A previous post argued that the toil and hardship we face in our daily work is one of the means God uses to focus our attention on the world to come. The struggles we face with our jobs are reminders that this world is passing away and we should guard against setting our hopes on temporal realities.
A natural question then becomes, "If God is using those hardships for my good, is it wrong for me to avoid them when possible?" Perhaps surprisingly, the answer from Scripture is, "No." We are actually free to reduce toil and hardship, even when they might be an aid in our sanctification. How can we draw such a conclusion? The apostle Paul provides the principle for us:
Were you a bondservant when called? Do not be concerned about it. (But if you can gain your freedom, avail yourself of the opportunity.) For he who was called in the Lord as a bondservant is a freedman of the Lord. Likewise he who was free when called is a bondservant of Christ. You were bought with a price; do not become bondservants of men. So, brothers, in whatever condition each was called, there let him remain with God. 1 Corinthians 7:20-24
God is sovereign over every aspect of our lives. In the preceding verses Paul encourages those who are single to remain single if they can remain morally pure (1 Cor. 7:8-9) and he instructs those who are married to remain married (1 Cor. 7:10-16). Whether circumcised or uncircumcised, a believer should be content with his status (1 Cor. 7:18-19). Paul concludes, "Each one should remain in the condition in which he was called." (1 Cor. 7:20) Whether single, married, circumcised, or uncircumcised, Paul urged contentment. But when he speaks to those bound in a state of slavery, he leaves the door open for change, "If you can gain your freedom, avail yourself of the opportunity."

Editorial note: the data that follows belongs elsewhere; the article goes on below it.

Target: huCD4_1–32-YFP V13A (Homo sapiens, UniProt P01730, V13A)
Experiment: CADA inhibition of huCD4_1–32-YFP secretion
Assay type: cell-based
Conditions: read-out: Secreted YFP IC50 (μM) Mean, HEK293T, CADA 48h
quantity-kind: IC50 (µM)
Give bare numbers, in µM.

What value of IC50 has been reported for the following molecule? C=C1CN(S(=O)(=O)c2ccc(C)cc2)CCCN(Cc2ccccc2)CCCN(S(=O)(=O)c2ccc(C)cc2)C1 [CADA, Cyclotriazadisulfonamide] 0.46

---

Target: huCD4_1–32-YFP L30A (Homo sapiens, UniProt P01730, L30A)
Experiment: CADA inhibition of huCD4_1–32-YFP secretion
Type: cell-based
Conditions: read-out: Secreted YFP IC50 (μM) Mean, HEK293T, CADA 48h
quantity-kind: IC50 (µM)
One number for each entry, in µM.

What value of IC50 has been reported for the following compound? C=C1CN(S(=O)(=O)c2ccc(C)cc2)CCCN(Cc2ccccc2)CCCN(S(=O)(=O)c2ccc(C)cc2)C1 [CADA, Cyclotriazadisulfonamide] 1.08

In other passages addressing slaves, the apostles are always careful to instruct them to approach their slavery as a tool that aids in their spiritual growth (Eph. 6:5-8; Col. 3:22-25; 1 Tim. 6:1-2; Tit. 2:9-10; 1 Pet. 2:18-21). Even here in 1 Corinthians, we see that slaves were not to despise their status, for Paul tells them, "Do not be concerned about it." He knows God will use whatever circumstances they face as slaves for their good (Rom. 8:28), yet that benefit does not preclude them from gaining their freedom. We should understand, then, that while God may redeem the hardships we suffer in this world, He does not ask us to seek them out or demand that we remain under them.
Is your boss a jerk? Perhaps you may influence him through your humility and faithfulness (Mt. 5:14-16), but perhaps not (1 Cor. 7:16). Does your job demand more than you have to give? While God may use those circumstances to teach you patience or compassion, he does not forbid you from seeking other employment. Is there a potential employer who offers better compensation or additional benefits? Consider your options and seek wise counsel from trusted friends. Regardless of the specifics, God will have no shortage of means to continue drawing our hearts away from the shadows of this world to focus on the realities that are yet to come. A new job will never offer complete relief from the trials of this world, but if those trials can be lessened, enjoy your new status with thanksgiving for God's merciful provision. While there may be virtue in suffering (Rom. 5:3-5), volunteering for it doesn't necessarily bring any special benefit.